I find this post to be very accusatory. As a non-Mormon who has taken an extensive amount of classes about Mormonism, I feel that this post revives the anti-Mormonism that does not look at the other issues at play but only accuses and doesn’t work to create reform and change.

    Yes, I have my personal views but actually studying Mormonism, as Caroline noted, gives you another look into the matter. I am not saying I want to “come to Mormonism’s defense,” but we need to look at these issues as full of color rather than just black and white.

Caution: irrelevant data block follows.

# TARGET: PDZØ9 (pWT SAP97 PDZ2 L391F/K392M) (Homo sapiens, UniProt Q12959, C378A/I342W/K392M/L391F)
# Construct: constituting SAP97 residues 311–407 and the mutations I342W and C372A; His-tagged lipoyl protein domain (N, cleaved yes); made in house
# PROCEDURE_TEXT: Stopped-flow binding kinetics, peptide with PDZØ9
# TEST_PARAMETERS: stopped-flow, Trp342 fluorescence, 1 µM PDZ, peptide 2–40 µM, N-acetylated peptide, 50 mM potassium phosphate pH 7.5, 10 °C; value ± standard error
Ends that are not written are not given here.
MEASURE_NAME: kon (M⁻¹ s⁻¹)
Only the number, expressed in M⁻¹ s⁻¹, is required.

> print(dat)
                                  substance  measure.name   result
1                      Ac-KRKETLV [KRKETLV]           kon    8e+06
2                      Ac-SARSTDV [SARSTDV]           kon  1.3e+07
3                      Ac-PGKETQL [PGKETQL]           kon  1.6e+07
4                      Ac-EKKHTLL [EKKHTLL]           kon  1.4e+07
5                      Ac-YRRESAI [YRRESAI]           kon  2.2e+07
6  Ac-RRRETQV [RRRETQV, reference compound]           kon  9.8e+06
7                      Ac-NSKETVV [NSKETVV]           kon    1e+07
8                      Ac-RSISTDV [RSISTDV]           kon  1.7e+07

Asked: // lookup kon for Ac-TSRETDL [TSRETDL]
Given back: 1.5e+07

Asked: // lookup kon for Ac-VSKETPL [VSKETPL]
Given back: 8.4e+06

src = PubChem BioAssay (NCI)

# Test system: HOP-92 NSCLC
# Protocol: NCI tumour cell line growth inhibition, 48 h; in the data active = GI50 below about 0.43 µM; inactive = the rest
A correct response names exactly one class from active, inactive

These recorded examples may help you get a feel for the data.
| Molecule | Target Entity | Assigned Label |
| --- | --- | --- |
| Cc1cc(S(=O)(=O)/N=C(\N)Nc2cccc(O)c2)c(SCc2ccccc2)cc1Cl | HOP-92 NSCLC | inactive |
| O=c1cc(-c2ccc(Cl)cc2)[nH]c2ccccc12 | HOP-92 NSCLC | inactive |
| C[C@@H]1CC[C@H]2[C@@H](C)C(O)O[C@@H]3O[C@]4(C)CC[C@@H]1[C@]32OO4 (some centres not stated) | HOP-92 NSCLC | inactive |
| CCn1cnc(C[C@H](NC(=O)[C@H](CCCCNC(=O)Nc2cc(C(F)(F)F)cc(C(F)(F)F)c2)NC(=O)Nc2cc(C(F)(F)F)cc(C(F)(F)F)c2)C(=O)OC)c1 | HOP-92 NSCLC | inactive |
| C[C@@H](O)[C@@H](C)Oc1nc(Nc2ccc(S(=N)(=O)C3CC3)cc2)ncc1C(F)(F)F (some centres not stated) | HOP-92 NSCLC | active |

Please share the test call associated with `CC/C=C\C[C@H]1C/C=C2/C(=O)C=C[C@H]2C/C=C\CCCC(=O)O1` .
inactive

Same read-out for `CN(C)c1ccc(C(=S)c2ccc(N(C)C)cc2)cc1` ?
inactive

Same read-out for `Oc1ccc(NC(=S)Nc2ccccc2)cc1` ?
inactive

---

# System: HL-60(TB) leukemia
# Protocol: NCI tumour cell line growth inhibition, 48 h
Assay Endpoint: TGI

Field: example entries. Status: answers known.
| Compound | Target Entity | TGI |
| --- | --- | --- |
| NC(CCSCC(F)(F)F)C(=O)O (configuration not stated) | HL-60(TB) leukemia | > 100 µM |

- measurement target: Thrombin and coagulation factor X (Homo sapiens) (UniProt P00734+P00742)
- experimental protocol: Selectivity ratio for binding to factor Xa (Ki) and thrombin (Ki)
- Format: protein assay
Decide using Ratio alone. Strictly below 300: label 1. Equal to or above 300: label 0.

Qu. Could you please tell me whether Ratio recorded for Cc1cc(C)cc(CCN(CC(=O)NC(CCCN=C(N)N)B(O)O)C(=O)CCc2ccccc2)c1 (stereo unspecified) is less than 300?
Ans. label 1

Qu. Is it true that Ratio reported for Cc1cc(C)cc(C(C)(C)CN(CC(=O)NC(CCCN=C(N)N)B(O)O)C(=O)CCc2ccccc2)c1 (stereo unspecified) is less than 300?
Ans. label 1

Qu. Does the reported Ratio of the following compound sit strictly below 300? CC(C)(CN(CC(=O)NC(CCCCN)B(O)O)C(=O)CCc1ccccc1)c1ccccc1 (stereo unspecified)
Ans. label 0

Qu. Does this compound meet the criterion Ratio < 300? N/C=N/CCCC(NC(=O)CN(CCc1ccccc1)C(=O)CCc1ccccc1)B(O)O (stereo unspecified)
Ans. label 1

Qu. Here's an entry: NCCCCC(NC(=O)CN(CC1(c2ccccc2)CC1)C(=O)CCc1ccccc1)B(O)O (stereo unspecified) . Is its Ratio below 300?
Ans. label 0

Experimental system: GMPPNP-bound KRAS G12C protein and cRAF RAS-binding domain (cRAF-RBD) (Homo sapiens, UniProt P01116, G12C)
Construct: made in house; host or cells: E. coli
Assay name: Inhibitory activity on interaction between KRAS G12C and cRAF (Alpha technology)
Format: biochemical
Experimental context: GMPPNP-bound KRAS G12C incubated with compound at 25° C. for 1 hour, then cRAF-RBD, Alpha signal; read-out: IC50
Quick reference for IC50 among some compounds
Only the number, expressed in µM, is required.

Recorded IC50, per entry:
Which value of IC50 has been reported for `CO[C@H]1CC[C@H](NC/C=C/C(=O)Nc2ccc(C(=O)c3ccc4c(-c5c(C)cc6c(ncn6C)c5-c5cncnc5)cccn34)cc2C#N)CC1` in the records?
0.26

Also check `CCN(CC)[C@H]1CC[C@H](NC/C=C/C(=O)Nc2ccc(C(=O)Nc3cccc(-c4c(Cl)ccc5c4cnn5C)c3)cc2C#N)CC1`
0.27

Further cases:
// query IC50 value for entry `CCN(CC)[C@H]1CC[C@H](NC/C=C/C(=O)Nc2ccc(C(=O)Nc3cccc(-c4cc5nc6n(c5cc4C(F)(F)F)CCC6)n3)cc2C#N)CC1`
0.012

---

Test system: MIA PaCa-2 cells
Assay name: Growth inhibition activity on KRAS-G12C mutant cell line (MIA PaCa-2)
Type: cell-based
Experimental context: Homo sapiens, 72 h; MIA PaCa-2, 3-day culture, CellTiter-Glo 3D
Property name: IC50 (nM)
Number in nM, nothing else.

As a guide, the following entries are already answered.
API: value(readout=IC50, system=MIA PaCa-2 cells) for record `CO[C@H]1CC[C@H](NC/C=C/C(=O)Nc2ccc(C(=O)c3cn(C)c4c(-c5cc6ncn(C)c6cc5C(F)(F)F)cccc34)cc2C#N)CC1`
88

12. Of course we need to look at the full picture. I gave space to Caroline Kine’s views in my post and I made a link to her posts and positions. I guess we have a different definition of the term “accusatory.” I said we should be asking questions of Mitt and Caroline said my questions were “fair.” I do not single out Mormonism in my questioning, I am quite willing to “accuse” all patriarchal religions of being patriarchal and have done so throughout my career. The purpose of this post was not to create reform and change within Mormonism, though it could do that too. I assume religions can change. And I am very happy to know of Caroline’s work to change Mormonism. The purpose of this post was to ask if Romney holds traditional Mormon beliefs are if so, are these going to be imposed on me and other women if he gets elected? Of course I also want to know if Paul Ryan’s Catholic beliefs will be imposed on me if he gets elected. In his case, however, I know the answer because he has made it clear that that is exactly what he intends regarding birth control, abortion, and personhood. And there is no doubt that there are many Protestants who want to impose their beliefs on me too. It does not feel very good to be a woman in the context of Republican politics these days. To ask if and how patrirarchal religion is contributing the “war on women” seems to me to be one way of preventing what could happen from happening.